Tuesday, October 16, 2018

Tony Yike Yang - Brief Encounter

Pianist Tony (Yike) Yang played a short recital in Vancouver last evening, part of the University of British Columbia’s President’s Concert Series. In spite of the very imperfect acoustics of the school’s (notorious) Old Auditorium, I felt that we were in the presence of a young artist with great musicality and maturity - Yang is 19. 

The pianist’s reputation certainly preceded him. Winner of many prestigious awards, including, at age 16, 5thprize at the 2015 International Chopin Competition in Warsaw, and the Jury Discretionary Award at the 15thVan Cliburn Competition. That said, we all know that there have been many impressive prizewinners with glowing resumes whose playing leave us cold. 

Not Tony Yang. 

Beethoven’s Sonata No. 28 in A major, Op. 101, is one of the composer’s most innovative and challenging works. Throughout Yang’s performance, I heard playing of great confidence and, even more importantly, naturalness. It had been said that today’s pianists sound either faceless or idiosyncratic. Yang’s playing does not fall within either of these descriptions. In the lyrical first movement, there was a beautiful feeling of flow, and of organic unity. In the difficult second movement (Vivace alla Marcia), Yang’s playing was utterly compelling, and rhythmically acute. I was particularly taken with how beautifully he handled the brief recall of the first movement opening immediately before the prestomovement. The brief fugal passages were played with great clarity and forward motion, and never sounded ponderous. In time, of course, his interpretation would mature and deepen. But this was remarkably mature and assured playing for so young an age.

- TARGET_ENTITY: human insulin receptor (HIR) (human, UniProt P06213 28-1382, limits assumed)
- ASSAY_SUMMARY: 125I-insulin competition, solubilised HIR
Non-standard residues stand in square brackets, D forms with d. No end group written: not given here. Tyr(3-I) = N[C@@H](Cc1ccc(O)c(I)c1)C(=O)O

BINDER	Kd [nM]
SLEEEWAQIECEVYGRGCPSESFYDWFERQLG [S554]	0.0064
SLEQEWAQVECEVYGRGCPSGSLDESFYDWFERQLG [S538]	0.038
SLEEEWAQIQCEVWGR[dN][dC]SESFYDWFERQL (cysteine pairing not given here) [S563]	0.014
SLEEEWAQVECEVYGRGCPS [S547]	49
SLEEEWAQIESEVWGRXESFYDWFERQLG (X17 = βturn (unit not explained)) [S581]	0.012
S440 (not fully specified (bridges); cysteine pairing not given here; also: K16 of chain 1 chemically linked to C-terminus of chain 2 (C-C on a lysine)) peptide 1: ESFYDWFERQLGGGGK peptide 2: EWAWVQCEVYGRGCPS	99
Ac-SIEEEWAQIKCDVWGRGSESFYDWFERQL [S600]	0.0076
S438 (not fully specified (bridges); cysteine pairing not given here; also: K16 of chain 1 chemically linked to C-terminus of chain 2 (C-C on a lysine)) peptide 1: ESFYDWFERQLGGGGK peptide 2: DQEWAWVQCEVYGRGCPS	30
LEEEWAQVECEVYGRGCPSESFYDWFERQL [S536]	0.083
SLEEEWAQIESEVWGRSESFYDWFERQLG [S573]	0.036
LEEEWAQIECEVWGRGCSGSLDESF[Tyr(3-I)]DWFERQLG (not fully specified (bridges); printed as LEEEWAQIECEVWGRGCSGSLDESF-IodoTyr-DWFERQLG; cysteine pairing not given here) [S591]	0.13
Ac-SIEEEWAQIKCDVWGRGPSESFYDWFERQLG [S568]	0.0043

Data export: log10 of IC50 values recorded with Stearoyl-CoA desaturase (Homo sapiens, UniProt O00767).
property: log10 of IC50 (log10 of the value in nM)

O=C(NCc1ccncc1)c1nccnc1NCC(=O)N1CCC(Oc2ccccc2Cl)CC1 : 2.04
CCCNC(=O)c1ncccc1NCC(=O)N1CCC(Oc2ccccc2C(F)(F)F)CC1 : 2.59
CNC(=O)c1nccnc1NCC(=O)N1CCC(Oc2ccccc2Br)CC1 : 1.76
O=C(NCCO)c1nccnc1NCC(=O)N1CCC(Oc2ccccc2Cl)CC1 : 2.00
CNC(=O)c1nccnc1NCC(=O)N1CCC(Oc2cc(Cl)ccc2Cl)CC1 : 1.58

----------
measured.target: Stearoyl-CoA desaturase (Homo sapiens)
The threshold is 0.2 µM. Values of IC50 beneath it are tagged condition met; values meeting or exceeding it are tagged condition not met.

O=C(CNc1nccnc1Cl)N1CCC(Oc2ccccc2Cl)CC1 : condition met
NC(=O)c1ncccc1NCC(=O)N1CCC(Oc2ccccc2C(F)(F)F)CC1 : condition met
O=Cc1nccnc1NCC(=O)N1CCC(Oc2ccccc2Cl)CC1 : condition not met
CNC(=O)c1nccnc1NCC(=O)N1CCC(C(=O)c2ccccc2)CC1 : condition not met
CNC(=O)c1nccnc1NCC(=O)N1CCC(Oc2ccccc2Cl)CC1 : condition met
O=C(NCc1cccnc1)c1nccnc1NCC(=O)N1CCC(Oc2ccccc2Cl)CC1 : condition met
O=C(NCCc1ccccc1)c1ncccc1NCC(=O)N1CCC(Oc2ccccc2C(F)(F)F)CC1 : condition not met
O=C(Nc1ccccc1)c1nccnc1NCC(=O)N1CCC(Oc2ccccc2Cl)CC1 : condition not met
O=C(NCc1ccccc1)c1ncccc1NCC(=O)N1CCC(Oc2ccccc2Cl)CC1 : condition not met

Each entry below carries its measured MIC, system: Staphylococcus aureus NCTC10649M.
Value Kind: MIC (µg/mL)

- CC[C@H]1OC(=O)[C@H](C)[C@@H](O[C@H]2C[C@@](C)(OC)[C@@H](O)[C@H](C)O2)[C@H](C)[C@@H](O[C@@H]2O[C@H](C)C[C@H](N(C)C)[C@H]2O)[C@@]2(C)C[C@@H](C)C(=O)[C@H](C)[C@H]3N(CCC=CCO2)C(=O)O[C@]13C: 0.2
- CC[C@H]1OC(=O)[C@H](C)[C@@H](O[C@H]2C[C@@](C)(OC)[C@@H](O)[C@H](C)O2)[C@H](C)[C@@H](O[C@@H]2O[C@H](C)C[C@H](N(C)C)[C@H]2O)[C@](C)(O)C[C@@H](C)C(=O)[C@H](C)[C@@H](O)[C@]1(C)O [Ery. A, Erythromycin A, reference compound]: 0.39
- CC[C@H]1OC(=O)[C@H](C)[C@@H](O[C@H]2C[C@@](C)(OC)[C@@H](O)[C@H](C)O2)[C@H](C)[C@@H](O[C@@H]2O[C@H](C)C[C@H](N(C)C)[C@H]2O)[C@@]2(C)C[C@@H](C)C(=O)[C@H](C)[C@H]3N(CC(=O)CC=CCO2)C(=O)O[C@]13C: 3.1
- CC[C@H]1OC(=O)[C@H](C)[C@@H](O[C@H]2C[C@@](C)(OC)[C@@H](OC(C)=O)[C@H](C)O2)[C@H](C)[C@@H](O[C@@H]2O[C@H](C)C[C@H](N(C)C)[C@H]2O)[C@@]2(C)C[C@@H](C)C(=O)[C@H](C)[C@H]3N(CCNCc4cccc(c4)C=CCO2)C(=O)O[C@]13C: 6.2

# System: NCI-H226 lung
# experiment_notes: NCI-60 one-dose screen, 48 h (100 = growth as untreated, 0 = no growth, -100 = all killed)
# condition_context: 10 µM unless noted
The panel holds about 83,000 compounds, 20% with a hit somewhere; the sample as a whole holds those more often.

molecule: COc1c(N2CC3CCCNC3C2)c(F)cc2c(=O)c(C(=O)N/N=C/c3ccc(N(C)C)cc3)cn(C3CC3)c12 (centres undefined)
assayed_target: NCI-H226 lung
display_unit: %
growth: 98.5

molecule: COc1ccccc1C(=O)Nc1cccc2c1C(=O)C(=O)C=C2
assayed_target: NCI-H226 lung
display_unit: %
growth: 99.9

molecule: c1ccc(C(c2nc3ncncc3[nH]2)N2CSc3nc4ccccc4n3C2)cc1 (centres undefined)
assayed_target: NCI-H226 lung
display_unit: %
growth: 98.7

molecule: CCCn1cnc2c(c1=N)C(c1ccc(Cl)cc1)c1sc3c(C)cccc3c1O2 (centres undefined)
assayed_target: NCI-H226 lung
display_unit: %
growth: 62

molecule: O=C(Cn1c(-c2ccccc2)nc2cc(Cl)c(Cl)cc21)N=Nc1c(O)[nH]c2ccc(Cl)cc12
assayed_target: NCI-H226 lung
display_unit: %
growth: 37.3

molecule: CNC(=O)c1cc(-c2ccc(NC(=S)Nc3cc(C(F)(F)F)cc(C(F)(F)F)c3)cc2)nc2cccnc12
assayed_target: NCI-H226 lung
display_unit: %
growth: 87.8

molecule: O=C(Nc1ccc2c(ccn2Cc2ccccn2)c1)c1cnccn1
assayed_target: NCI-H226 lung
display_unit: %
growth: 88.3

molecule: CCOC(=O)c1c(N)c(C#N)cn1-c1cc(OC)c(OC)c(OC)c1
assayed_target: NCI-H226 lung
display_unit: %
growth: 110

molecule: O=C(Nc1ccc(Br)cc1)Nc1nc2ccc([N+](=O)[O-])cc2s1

Yang’s playing of Chopin’s Barcarolle, Op. 60 revealed the reason for his success in Warsaw in 2015. It was truly beautiful and idiomatic Chopin playing, where one phrase flows naturally into another, and one idea into the next. He really felt the gently rocking motion of the rowing song, as well as underlying eroticism within the music. In the cathartic climax at m. 93, Yang’s playing sounded positively exultant. As in the Beethoven, I sensed an organic unity in his handling of this large work. What is more, it is Chopin playing that, without a trace of histrionics, moves us. 

Ravel’s Gaspard de la nuitis the “test piece” for any young pianist, and Yang rose to the challenge and came off the winner. From the shimmering opening of Ondine, with an incredibly even right hand, Yang was in complete command of the work’s considerable technical and musical challenges. His playing of this first movement was ravishing. In Le Gibet, his tempo was rock solid, and he conveyed a feeling of utter stillness, andthe feeling of dread, in the music. Yang’s playing of Scarbowas truly frightening, and he brought out more colours in this movement than I have heard in a long time. 

As an encore, Yang played Debussy’s limpid Clair de lune. Seong Jin Cho gave us the same encore last season. Yang’s Debussy has brighter colours, and clearer edges. Both were beautiful in their own individual ways.

A New York critic once wrote about a 29-year-old conductor named Zubin Mehta, “enormously gifted, but still in the process of trying things out. Better this, however, than the easier way out.” I believe the foregoing statement can easily be applied to Tony Yang. As a musician, he is still at the outset of his artistic journey. If he continues to study and deepen as a musician, I think we will be hearing much more about and from Tony Yang.

Patrick May

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